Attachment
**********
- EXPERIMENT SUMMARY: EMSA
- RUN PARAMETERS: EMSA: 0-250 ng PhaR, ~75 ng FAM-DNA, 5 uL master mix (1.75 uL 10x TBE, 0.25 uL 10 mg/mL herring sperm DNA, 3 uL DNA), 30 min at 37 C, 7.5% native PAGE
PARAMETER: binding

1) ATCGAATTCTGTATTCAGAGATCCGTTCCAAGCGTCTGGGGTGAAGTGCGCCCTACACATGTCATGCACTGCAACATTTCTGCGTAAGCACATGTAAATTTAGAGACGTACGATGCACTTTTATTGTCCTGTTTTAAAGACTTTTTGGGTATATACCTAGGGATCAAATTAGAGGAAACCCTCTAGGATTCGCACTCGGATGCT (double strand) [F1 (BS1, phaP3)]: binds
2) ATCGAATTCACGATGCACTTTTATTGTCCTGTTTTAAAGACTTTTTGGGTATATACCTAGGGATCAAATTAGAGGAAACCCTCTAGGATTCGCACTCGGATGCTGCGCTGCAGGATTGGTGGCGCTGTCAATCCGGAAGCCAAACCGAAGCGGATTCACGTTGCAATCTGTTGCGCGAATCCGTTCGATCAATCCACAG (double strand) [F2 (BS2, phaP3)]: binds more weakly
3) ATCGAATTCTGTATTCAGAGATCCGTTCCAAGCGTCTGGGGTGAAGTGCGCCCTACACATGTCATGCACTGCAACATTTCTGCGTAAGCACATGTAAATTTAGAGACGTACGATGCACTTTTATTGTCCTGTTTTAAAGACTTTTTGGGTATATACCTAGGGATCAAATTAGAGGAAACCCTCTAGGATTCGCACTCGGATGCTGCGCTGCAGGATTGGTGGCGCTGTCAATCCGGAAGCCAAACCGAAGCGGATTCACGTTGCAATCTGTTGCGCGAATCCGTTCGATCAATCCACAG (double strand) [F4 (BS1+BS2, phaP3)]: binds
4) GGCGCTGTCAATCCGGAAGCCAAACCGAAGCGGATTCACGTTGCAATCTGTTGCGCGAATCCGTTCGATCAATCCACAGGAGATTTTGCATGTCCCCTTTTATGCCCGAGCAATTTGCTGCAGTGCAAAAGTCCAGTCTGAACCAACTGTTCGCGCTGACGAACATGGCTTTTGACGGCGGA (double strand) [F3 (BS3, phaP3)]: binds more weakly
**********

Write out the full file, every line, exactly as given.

- EXPERIMENT SUMMARY: EMSA
- RUN PARAMETERS: EMSA: 0-250 ng PhaR, ~75 ng FAM-DNA, 5 uL master mix (1.75 uL 10x TBE, 0.25 uL 10 mg/mL herring sperm DNA, 3 uL DNA), 30 min at 37 C, 7.5% native PAGE
PARAMETER: binding

1) ATCGAATTCTGTATTCAGAGATCCGTTCCAAGCGTCTGGGGTGAAGTGCGCCCTACACATGTCATGCACTGCAACATTTCTGCGTAAGCACATGTAAATTTAGAGACGTACGATGCACTTTTATTGTCCTGTTTTAAAGACTTTTTGGGTATATACCTAGGGATCAAATTAGAGGAAACCCTCTAGGATTCGCACTCGGATGCT (double strand) [F1 (BS1, phaP3)]: binds
2) ATCGAATTCACGATGCACTTTTATTGTCCTGTTTTAAAGACTTTTTGGGTATATACCTAGGGATCAAATTAGAGGAAACCCTCTAGGATTCGCACTCGGATGCTGCGCTGCAGGATTGGTGGCGCTGTCAATCCGGAAGCCAAACCGAAGCGGATTCACGTTGCAATCTGTTGCGCGAATCCGTTCGATCAATCCACAG (double strand) [F2 (BS2, phaP3)]: binds more weakly
3) ATCGAATTCTGTATTCAGAGATCCGTTCCAAGCGTCTGGGGTGAAGTGCGCCCTACACATGTCATGCACTGCAACATTTCTGCGTAAGCACATGTAAATTTAGAGACGTACGATGCACTTTTATTGTCCTGTTTTAAAGACTTTTTGGGTATATACCTAGGGATCAAATTAGAGGAAACCCTCTAGGATTCGCACTCGGATGCTGCGCTGCAGGATTGGTGGCGCTGTCAATCCGGAAGCCAAACCGAAGCGGATTCACGTTGCAATCTGTTGCGCGAATCCGTTCGATCAATCCACAG (double strand) [F4 (BS1+BS2, phaP3)]: binds
4) GGCGCTGTCAATCCGGAAGCCAAACCGAAGCGGATTCACGTTGCAATCTGTTGCGCGAATCCGTTCGATCAATCCACAGGAGATTTTGCATGTCCCCTTTTATGCCCGAGCAATTTGCTGCAGTGCAAAAGTCCAGTCTGAACCAACTGTTCGCGCTGACGAACATGGCTTTTGACGGCGGA (double strand) [F3 (BS3, phaP3)]: binds more weakly